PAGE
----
Diversity & Inclusion Committee discuss police recruitment, community engagement


By Liz Nolan, Contributing Writer

Northborough Diversity & Inclusion Committee met on Feb. 4.

Northborough – The Northborough Diversity and Inclusion Committee met on Feb. 4. The Committee is charged with making recommendations for community improvements in areas of diversity, equity and inclusion. The recommendations will be presented at a spring Board of Selectmen meeting. A public survey to engage the public is in the process of being created. Police Chief William Lyver discussed recruitment challenges within his department.

Police Department discusses recruitment

The Department requires diversity training and has up-to-date and stringent policies and best practices in place. Lyver said that his department is young and they have grown up with more of a perspective of inclusion. They are more receptive to the whole topic and training.

He said that the police officer candidate pool has shrunk over the years and new ways to expand that pool need to be investigated. Lyver recognizes the challenges of filling roles and the need to have diversity represented on the police force.  

“It’s an industry wide problem for police,” he said. “Police need to put their recruiting information out in a way that lets people know at a younger age what the requirements are. We try to hire the best of the best; this is a public trust position.”

Drug use and arrest records also disqualify candidates. Youth interested in law enforcement should be aware of how actions can affect them later on and the importance of personal accountability.

Bringing back an Explorers Program is another avenue to expose kids to the police profession.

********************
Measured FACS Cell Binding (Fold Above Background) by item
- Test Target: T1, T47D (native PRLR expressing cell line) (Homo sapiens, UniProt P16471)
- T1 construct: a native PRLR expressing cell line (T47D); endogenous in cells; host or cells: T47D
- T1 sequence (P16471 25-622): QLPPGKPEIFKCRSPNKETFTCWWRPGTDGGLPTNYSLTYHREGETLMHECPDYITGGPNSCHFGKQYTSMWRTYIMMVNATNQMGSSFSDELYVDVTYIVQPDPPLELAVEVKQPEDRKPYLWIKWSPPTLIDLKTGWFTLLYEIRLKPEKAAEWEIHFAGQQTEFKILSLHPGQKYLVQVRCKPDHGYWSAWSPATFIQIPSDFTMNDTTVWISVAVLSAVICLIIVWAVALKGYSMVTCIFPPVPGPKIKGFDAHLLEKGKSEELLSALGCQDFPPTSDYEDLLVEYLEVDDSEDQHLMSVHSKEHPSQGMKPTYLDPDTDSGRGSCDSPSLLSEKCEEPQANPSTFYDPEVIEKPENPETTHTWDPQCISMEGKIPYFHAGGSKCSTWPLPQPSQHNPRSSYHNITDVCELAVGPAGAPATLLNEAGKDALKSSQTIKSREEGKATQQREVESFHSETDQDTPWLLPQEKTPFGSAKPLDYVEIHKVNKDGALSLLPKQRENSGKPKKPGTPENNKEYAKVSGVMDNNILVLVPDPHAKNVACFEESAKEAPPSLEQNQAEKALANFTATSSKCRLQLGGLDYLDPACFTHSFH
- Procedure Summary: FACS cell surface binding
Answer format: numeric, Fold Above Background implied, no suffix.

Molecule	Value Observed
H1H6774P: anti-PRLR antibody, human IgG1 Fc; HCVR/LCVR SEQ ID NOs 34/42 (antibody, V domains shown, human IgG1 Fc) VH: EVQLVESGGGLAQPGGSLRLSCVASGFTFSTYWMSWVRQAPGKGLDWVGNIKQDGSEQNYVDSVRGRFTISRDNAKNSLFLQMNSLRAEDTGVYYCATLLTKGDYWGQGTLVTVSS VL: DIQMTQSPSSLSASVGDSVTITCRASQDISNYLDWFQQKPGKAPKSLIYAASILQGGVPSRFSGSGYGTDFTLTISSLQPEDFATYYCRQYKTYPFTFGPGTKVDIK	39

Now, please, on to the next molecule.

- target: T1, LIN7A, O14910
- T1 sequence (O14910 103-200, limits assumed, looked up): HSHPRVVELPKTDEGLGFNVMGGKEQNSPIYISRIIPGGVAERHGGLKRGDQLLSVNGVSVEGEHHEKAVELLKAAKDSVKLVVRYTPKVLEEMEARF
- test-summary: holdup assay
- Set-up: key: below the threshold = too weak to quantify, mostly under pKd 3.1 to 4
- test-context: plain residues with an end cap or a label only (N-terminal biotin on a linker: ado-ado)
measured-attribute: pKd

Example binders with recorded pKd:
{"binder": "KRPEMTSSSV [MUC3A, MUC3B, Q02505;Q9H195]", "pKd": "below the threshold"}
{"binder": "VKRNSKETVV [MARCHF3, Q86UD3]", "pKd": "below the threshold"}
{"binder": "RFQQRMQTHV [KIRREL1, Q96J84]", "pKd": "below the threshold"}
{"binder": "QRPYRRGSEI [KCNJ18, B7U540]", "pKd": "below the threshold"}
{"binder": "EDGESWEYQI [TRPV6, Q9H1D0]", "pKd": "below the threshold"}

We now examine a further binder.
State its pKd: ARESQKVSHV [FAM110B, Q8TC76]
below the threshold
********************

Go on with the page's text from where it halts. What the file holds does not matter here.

The physical ability test is often something candidates often don’t understand. Lyver said that bringing more awareness to this requirement could encourage better fitness preparation among candidates to pass the test.

Societal changes need to be taken into consideration, and policies reviewed. For example, the Department has a 1980 policy that prohibits visible tattoos while in uniform. 

Assistant Town Administrator Becca Meekins said that the town needs to get past automatically eliminating an entire group of people because of a tattoo. Tattoos are often part of certain cultures and are more accepted in society today than in the past.

Lyver believes in transparency and plans to update the Department’s website to include policies, reports, crime statistics and additional information the community would like to access.


Community survey

A community survey will be finalized to give the Northborough population the opportunity to share feedback and ideas. This data will capture different perspectives and will aid the Committee with their final recommendations to the town. 



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